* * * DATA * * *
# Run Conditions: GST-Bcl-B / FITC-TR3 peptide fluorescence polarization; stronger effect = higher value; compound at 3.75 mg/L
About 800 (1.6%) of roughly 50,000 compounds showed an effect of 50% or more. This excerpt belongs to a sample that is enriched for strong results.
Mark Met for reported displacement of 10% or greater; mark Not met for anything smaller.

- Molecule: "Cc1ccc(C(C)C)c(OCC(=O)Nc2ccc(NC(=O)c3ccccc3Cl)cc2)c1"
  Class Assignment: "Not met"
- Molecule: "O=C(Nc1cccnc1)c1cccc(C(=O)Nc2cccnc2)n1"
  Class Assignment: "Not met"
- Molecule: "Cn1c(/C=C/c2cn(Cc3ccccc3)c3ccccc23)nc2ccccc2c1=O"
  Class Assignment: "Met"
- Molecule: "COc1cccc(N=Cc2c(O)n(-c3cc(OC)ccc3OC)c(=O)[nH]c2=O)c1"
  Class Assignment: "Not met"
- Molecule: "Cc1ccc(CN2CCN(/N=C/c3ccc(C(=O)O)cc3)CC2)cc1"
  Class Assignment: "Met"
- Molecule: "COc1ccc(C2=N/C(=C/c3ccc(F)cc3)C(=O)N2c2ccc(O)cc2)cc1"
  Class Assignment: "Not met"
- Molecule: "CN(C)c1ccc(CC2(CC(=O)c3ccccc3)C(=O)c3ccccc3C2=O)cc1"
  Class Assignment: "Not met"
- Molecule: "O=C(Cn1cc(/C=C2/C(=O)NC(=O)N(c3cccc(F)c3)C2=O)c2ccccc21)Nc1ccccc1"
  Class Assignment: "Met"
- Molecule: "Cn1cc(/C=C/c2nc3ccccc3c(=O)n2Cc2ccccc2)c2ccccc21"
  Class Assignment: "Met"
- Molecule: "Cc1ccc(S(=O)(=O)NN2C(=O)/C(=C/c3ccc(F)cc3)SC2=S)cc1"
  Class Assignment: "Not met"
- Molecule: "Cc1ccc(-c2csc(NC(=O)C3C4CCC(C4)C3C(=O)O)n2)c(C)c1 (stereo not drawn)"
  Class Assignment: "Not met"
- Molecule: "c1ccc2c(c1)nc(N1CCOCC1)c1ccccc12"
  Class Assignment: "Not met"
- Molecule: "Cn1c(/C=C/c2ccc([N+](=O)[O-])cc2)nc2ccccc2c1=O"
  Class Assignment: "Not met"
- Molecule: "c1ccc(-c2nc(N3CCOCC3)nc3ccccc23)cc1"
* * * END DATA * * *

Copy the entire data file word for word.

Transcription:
# Run Conditions: GST-Bcl-B / FITC-TR3 peptide fluorescence polarization; stronger effect = higher value; compound at 3.75 mg/L
About 800 (1.6%) of roughly 50,000 compounds showed an effect of 50% or more. This excerpt belongs to a sample that is enriched for strong results.
Mark Met for reported displacement of 10% or greater; mark Not met for anything smaller.

- Molecule: "Cc1ccc(C(C)C)c(OCC(=O)Nc2ccc(NC(=O)c3ccccc3Cl)cc2)c1"
  Class Assignment: "Not met"
- Molecule: "O=C(Nc1cccnc1)c1cccc(C(=O)Nc2cccnc2)n1"
  Class Assignment: "Not met"
- Molecule: "Cn1c(/C=C/c2cn(Cc3ccccc3)c3ccccc23)nc2ccccc2c1=O"
  Class Assignment: "Met"
- Molecule: "COc1cccc(N=Cc2c(O)n(-c3cc(OC)ccc3OC)c(=O)[nH]c2=O)c1"
  Class Assignment: "Not met"
- Molecule: "Cc1ccc(CN2CCN(/N=C/c3ccc(C(=O)O)cc3)CC2)cc1"
  Class Assignment: "Met"
- Molecule: "COc1ccc(C2=N/C(=C/c3ccc(F)cc3)C(=O)N2c2ccc(O)cc2)cc1"
  Class Assignment: "Not met"
- Molecule: "CN(C)c1ccc(CC2(CC(=O)c3ccccc3)C(=O)c3ccccc3C2=O)cc1"
  Class Assignment: "Not met"
- Molecule: "O=C(Cn1cc(/C=C2/C(=O)NC(=O)N(c3cccc(F)c3)C2=O)c2ccccc21)Nc1ccccc1"
  Class Assignment: "Met"
- Molecule: "Cn1cc(/C=C/c2nc3ccccc3c(=O)n2Cc2ccccc2)c2ccccc21"
  Class Assignment: "Met"
- Molecule: "Cc1ccc(S(=O)(=O)NN2C(=O)/C(=C/c3ccc(F)cc3)SC2=S)cc1"
  Class Assignment: "Not met"
- Molecule: "Cc1ccc(-c2csc(NC(=O)C3C4CCC(C4)C3C(=O)O)n2)c(C)c1 (stereo not drawn)"
  Class Assignment: "Not met"
- Molecule: "c1ccc2c(c1)nc(N1CCOCC1)c1ccccc12"
  Class Assignment: "Not met"
- Molecule: "Cn1c(/C=C/c2ccc([N+](=O)[O-])cc2)nc2ccccc2c1=O"
  Class Assignment: "Not met"
- Molecule: "c1ccc(-c2nc(N3CCOCC3)nc3ccccc23)cc1"